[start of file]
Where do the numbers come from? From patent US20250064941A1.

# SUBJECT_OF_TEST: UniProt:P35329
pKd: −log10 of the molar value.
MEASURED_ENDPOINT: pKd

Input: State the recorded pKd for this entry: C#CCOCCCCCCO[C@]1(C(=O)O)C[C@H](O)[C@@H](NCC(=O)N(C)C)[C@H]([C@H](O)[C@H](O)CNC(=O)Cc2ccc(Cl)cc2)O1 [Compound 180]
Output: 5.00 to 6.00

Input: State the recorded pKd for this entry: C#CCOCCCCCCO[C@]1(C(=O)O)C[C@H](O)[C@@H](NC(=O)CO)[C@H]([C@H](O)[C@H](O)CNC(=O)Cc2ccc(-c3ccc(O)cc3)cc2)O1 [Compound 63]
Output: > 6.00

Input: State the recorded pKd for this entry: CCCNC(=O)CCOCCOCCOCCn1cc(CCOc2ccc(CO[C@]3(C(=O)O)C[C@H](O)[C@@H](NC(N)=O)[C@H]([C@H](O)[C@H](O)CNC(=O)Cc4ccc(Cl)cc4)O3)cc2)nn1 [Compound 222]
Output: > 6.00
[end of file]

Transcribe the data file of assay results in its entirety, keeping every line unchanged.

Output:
Where do the numbers come from? From patent US20250064941A1.

# SUBJECT_OF_TEST: UniProt:P35329
pKd: −log10 of the molar value.
MEASURED_ENDPOINT: pKd

Input: State the recorded pKd for this entry: C#CCOCCCCCCO[C@]1(C(=O)O)C[C@H](O)[C@@H](NCC(=O)N(C)C)[C@H]([C@H](O)[C@H](O)CNC(=O)Cc2ccc(Cl)cc2)O1 [Compound 180]
Output: 5.00 to 6.00

Input: State the recorded pKd for this entry: C#CCOCCCCCCO[C@]1(C(=O)O)C[C@H](O)[C@@H](NC(=O)CO)[C@H]([C@H](O)[C@H](O)CNC(=O)Cc2ccc(-c3ccc(O)cc3)cc2)O1 [Compound 63]
Output: > 6.00

Input: State the recorded pKd for this entry: CCCNC(=O)CCOCCOCCOCCn1cc(CCOc2ccc(CO[C@]3(C(=O)O)C[C@H](O)[C@@H](NC(N)=O)[C@H]([C@H](O)[C@H](O)CNC(=O)Cc4ccc(Cl)cc4)O3)cc2)nn1 [Compound 222]
Output: > 6.00